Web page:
ABSTRACT EXPRESSIONISM: A SOCIAL REVOLUTION, SELECTIONS FROM THE HASKELL COLLECTION
Dixon Gallery and Gardens / 4339 Park Ave. October 27, 2019 - January 5, 2020
Abstract Expressionism: A Social Revolution focuses on the rise of a new generation of artists active in post-World War II America whose works challenged the institutional status-quo and altered the course of art history. The artists in this show, such as Helen Frankenthaler, Willem de Kooning, Robert Motherwell, and Mark Rothko, though never formally associated, are unified by their rejection of academicism and commitment to pushing the boundaries of modern art. These artists, today called Abstract Expressionists, abandoned narrative painting, focusing instead on relationships between color, gesture, and texture.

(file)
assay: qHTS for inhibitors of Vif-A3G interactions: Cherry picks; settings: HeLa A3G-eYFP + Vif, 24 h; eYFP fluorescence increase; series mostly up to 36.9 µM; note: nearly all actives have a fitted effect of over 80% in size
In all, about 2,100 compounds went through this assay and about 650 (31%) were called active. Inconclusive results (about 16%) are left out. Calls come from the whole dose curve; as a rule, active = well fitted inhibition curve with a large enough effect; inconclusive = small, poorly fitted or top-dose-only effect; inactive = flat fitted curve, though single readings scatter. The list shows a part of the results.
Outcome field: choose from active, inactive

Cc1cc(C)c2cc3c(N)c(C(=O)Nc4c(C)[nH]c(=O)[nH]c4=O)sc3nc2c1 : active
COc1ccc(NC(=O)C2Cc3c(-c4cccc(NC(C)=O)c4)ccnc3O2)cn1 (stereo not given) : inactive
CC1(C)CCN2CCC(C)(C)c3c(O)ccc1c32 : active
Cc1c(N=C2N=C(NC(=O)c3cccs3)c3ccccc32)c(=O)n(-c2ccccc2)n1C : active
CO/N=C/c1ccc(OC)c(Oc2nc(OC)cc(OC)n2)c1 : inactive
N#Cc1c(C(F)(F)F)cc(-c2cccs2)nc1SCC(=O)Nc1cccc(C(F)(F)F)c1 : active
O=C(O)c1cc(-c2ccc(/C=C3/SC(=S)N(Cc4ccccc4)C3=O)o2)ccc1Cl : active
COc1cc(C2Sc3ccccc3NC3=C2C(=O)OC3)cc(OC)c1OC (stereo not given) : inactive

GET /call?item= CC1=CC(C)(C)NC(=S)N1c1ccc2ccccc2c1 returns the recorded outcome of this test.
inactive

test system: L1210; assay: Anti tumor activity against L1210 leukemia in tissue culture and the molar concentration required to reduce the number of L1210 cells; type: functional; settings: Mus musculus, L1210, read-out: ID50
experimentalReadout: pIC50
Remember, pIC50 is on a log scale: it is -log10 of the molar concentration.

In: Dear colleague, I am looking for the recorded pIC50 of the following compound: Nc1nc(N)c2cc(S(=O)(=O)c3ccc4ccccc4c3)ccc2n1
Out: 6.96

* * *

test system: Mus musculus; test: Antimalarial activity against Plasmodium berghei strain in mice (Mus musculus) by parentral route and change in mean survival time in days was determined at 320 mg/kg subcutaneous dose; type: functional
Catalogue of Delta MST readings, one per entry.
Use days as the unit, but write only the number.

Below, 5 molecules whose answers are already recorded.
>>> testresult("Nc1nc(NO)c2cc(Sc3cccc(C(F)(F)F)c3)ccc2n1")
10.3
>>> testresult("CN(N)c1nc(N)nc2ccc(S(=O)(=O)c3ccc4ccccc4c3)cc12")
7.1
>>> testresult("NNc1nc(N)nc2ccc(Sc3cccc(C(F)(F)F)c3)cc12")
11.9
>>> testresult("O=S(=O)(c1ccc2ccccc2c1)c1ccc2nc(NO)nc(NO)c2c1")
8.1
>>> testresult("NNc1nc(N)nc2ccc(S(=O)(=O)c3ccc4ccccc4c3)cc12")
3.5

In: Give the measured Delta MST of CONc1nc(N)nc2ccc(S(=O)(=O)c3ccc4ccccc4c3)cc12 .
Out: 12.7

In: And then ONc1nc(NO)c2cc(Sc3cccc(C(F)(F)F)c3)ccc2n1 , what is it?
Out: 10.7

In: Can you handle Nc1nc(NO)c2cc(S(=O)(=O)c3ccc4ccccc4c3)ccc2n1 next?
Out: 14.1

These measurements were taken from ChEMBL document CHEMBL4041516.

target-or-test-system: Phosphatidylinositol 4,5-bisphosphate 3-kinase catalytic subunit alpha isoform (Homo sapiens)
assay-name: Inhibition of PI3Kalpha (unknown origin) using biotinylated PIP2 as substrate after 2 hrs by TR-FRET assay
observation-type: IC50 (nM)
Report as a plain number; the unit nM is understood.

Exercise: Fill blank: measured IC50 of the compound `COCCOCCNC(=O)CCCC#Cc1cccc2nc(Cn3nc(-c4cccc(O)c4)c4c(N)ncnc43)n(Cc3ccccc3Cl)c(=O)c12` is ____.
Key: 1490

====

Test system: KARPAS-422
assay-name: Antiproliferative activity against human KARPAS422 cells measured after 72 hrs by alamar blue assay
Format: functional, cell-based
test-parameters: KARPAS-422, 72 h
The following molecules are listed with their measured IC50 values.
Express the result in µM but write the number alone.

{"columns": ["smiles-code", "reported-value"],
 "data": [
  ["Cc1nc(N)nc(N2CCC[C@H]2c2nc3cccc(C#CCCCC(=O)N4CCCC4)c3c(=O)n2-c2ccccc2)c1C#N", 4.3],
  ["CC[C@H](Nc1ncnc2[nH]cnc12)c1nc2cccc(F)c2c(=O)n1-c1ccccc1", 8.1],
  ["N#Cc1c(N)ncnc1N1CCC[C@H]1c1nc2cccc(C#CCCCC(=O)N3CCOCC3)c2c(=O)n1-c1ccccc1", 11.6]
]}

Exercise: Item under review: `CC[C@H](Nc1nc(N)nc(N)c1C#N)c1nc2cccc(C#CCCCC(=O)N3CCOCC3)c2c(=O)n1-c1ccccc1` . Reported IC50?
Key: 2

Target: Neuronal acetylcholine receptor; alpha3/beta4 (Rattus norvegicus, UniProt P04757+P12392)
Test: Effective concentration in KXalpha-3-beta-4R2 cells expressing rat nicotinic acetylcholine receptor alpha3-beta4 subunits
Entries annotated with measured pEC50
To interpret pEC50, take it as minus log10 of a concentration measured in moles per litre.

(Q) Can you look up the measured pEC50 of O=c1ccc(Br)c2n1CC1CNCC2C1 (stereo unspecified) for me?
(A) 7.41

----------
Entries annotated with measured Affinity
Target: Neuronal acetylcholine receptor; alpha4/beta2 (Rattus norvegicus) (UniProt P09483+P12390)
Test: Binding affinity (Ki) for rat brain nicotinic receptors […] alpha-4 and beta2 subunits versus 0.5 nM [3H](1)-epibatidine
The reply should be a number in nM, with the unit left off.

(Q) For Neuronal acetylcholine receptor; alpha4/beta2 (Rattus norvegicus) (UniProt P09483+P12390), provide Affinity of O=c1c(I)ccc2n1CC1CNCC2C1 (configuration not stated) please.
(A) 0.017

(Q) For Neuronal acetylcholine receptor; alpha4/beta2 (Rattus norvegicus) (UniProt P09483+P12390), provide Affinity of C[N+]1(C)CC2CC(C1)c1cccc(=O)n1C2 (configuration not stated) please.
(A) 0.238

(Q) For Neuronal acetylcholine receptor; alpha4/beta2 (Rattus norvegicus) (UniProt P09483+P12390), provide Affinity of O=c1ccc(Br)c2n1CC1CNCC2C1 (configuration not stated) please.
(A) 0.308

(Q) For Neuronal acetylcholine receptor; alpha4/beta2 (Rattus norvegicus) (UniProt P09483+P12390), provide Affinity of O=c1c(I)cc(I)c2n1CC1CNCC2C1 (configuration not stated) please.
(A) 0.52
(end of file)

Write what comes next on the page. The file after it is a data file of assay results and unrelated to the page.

Additionally, the exhibition examines a group of artists whose works express the legacy of Abstract Expressionism and the effect it had on the art of the late twentieth century. The work of artists like Sam Francis, Judy Pfaff, Robert Rauschenberg, and Frank Stella signifies the indistinct boundaries between art movements and builds on the complexity of mark making established by the earlier generation.
Abstract Expressionism: A Social Revolution is divided into three sections: Abstraction and Revolution, Abstractions and Repetition, and Abstraction and Its Legacy. Through these categories, the exhibition interrogates how the artists expanded the language of abstraction and experimented with new materials and methods. Exemplary works by twenty-five artists reveal how these men and women, while working in their own distinct abstract styles, together forged a significant turning point in art history.
image: Willem de Kooning, Woman II, 1961; Oil on paper mounted on canvas; The Haskell Collection. © 2018 The Willem de Kooning Foundation / Artists Rights Society (ARS), New York